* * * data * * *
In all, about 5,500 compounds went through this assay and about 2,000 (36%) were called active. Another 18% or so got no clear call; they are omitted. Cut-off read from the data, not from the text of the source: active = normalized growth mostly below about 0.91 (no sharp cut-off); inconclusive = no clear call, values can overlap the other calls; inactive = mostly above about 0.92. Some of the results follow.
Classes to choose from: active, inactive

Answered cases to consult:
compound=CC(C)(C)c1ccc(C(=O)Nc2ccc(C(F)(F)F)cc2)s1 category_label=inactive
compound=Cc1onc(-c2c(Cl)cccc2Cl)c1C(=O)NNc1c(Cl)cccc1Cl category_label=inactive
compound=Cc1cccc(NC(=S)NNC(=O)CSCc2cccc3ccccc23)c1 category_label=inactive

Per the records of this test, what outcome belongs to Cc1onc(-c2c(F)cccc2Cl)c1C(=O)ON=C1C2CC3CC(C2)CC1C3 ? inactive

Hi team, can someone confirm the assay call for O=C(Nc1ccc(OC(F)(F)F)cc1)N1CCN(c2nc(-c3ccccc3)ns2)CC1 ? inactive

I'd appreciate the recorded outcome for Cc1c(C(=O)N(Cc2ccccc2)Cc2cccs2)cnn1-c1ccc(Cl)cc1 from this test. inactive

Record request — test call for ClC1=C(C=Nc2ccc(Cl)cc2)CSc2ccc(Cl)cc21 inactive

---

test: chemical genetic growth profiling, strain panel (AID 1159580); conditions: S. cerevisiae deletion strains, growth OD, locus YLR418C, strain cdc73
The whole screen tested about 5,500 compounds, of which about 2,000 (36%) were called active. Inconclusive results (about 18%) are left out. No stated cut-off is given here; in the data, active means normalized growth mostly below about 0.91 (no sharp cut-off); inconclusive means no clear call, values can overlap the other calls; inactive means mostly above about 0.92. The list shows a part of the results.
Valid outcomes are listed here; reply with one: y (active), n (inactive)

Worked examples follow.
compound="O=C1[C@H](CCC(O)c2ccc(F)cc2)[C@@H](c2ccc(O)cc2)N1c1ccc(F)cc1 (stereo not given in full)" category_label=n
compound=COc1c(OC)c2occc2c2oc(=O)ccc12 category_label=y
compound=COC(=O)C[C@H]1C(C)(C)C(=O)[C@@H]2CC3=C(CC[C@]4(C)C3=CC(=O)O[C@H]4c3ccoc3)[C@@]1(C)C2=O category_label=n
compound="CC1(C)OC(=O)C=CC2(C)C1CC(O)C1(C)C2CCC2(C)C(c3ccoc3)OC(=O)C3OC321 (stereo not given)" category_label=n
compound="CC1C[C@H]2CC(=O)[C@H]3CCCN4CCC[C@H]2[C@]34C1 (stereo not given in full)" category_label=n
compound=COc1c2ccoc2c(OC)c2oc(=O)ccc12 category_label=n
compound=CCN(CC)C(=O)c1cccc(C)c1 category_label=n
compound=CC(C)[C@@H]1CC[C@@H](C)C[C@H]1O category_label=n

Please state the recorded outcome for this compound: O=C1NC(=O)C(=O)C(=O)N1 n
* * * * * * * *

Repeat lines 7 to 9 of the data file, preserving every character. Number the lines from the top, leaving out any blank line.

Per the records of this test, what outcome belongs to Cc1onc(-c2c(F)cccc2Cl)c1C(=O)ON=C1C2CC3CC(C2)CC1C3 ? inactive

Hi team, can someone confirm the assay call for O=C(Nc1ccc(OC(F)(F)F)cc1)N1CCN(c2nc(-c3ccccc3)ns2)CC1 ? inactive

I'd appreciate the recorded outcome for Cc1c(C(=O)N(Cc2ccccc2)Cc2cccs2)cnn1-c1ccc(Cl)cc1 from this test. inactive